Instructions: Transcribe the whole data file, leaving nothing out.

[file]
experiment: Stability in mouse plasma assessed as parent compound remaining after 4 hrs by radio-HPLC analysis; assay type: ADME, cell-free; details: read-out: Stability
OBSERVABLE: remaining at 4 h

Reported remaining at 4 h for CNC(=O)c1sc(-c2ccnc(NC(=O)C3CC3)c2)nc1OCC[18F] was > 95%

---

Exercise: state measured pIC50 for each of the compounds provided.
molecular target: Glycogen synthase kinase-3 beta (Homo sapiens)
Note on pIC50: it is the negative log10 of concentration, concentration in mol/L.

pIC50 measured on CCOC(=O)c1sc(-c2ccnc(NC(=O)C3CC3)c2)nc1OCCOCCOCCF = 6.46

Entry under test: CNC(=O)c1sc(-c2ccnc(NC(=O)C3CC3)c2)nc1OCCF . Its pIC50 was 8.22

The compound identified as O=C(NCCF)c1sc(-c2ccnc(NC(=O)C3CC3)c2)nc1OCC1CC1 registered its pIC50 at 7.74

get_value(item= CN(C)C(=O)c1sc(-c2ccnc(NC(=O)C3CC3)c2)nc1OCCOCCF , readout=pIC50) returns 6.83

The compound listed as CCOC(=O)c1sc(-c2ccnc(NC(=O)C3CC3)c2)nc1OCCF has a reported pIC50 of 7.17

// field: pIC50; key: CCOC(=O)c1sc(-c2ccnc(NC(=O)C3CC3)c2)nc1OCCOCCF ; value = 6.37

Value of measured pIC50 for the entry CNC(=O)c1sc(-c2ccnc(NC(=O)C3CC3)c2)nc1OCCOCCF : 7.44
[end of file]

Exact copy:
experiment: Stability in mouse plasma assessed as parent compound remaining after 4 hrs by radio-HPLC analysis; assay type: ADME, cell-free; details: read-out: Stability
OBSERVABLE: remaining at 4 h

Reported remaining at 4 h for CNC(=O)c1sc(-c2ccnc(NC(=O)C3CC3)c2)nc1OCC[18F] was > 95%

---

Exercise: state measured pIC50 for each of the compounds provided.
molecular target: Glycogen synthase kinase-3 beta (Homo sapiens)
Note on pIC50: it is the negative log10 of concentration, concentration in mol/L.

pIC50 measured on CCOC(=O)c1sc(-c2ccnc(NC(=O)C3CC3)c2)nc1OCCOCCOCCF = 6.46

Entry under test: CNC(=O)c1sc(-c2ccnc(NC(=O)C3CC3)c2)nc1OCCF . Its pIC50 was 8.22

The compound identified as O=C(NCCF)c1sc(-c2ccnc(NC(=O)C3CC3)c2)nc1OCC1CC1 registered its pIC50 at 7.74

get_value(item= CN(C)C(=O)c1sc(-c2ccnc(NC(=O)C3CC3)c2)nc1OCCOCCF , readout=pIC50) returns 6.83

The compound listed as CCOC(=O)c1sc(-c2ccnc(NC(=O)C3CC3)c2)nc1OCCF has a reported pIC50 of 7.17

// field: pIC50; key: CCOC(=O)c1sc(-c2ccnc(NC(=O)C3CC3)c2)nc1OCCOCCF ; value = 6.37

Value of measured pIC50 for the entry CNC(=O)c1sc(-c2ccnc(NC(=O)C3CC3)c2)nc1OCCOCCF : 7.44